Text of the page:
I love that. Like if someone had taken a picture of the Roman Empire at the time of Jesus’ birth and they were putting together the puzzle with remarkable Rome over here and holy Jerusalem over here but…now with these tiny puzzle pieces you all say at some point, “Huh, Bethlehem. Never noticed that tiny little town. Wonder if anything ever happens there?” 

Golgotha. This trash heap where criminals get crucified. Huh? Is yeast tucked in that, too? 

Do we not worship a God who from the impossibly small, impossibly awful, impossibly dark…rose? Do we not believe that even in the thickness of sin and death itself there is a yeast…and a rising? 

How prone we are to look at the grand landscapes of our time – the landscapes of all we see unfolding around us, the landscapes painted by the news or our social media or our own fears about what might happen…tell me about some tiny puzzle pieces. 

And then what if the God whose rose from the grave – what if that God’s Risen, Living, Holy Spirit is still at work there? 

What changes if we know that there is a hope greater than us already at work in the tiny puzzle pieces? 

I was sitting on JC Johnson’s porch this past week. JC is a longtime FPC member, and at 87 very much enjoys long afternoons looking out upon his beautiful front yard and enjoying the people and cars that pass by from time to time. 

And for awhile we talked about learning and growing over the years and all the forms that has taken. And so at one point I asked, “How would you describe what growth has looked like for you these recent years?”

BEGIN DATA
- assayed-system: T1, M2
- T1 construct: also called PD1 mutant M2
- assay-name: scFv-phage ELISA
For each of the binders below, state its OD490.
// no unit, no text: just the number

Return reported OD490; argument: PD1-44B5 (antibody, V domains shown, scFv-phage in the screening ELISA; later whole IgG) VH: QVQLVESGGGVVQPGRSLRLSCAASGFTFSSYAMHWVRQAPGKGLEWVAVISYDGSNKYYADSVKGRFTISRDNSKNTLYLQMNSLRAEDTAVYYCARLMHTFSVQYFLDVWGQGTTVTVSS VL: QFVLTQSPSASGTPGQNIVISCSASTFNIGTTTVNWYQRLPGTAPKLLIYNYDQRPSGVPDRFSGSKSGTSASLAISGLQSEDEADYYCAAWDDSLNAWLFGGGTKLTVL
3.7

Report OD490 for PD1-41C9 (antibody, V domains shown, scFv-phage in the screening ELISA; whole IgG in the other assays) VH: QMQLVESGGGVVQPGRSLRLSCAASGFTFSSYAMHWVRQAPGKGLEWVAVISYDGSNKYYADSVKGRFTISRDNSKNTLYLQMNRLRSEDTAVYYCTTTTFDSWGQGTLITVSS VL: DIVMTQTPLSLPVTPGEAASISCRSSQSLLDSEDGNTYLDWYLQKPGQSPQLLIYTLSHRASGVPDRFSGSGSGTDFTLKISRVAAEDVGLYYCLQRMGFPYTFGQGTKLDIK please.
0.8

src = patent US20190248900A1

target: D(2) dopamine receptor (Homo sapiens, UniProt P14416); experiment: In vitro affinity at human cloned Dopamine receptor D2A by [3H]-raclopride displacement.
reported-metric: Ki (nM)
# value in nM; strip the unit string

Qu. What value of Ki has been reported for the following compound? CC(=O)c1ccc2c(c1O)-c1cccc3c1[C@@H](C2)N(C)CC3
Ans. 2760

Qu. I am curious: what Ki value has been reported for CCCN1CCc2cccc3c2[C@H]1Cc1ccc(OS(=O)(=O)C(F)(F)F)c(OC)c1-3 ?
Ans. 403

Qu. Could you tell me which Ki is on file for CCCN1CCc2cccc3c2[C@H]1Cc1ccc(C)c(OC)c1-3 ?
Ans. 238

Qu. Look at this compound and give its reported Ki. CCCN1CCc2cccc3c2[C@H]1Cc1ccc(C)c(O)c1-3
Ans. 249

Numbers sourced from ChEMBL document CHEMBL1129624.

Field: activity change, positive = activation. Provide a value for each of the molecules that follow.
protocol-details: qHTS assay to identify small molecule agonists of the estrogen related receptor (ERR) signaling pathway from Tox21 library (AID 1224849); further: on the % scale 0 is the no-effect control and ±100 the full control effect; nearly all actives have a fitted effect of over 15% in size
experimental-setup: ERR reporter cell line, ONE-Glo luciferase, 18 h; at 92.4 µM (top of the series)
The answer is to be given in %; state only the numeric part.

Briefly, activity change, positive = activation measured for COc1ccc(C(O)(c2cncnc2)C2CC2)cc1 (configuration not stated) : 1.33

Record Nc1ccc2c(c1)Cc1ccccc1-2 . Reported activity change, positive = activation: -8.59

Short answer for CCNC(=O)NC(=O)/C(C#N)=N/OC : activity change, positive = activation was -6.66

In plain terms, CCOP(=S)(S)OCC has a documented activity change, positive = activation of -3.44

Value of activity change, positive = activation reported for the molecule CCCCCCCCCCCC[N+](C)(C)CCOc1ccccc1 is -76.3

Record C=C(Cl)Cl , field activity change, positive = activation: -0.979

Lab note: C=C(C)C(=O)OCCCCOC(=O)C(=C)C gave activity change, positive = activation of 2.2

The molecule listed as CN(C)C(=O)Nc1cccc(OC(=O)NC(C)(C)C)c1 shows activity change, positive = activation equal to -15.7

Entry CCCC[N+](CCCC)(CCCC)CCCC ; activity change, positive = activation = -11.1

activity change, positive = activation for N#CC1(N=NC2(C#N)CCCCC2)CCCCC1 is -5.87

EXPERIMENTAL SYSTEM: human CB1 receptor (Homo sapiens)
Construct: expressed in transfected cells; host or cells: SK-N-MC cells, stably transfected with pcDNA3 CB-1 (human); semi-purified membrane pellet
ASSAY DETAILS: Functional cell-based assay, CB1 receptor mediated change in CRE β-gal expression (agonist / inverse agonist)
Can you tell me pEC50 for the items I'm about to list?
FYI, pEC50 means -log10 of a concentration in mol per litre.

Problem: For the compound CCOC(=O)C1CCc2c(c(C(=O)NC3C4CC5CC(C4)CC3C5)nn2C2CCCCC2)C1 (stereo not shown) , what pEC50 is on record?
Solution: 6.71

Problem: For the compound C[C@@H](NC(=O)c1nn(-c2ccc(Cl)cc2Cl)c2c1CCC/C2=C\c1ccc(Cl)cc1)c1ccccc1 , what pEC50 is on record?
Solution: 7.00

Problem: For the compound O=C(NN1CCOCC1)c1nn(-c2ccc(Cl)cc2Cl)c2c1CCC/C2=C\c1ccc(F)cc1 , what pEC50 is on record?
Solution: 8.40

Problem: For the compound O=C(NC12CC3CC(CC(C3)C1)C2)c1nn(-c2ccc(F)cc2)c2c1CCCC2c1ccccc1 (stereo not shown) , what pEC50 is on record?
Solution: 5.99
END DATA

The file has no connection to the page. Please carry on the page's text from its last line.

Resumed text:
He said, “You know, that…” And he points to this large bush – some 10 feet high and and quite round. And he said the name I failed to catch it it. But he remarked how that bush or plant – how it was the same age as him. Quite tiny, it was, when JC first arrived to this house as a boy. 

We stared at it together. This fulsome-roundedness to it; a few flowers budding in white. 

And though JC was full of stories our entire visit, there were no more words in response to the growth question of mine. Instead, it was like he invited me to stare at that which had been once been so small. Now this luscious, persisting green. The white flowers showing off. The grand shade it provided. 

The kingdom of heaven is like yeast that a woman took and mixed in with three measures of flour until all of it was leavened. 

We’re not told how long the leavening process may take…but every taste of fresh bread and every glance at great trees is an ordinary sign reminding us that, yes, God is at work in the hidden places. 

The yeast is there. 

This really is central to all that we proclaim. 

Thanks be to God. Amen. 

About Dr. Bobby Hulme-Lippert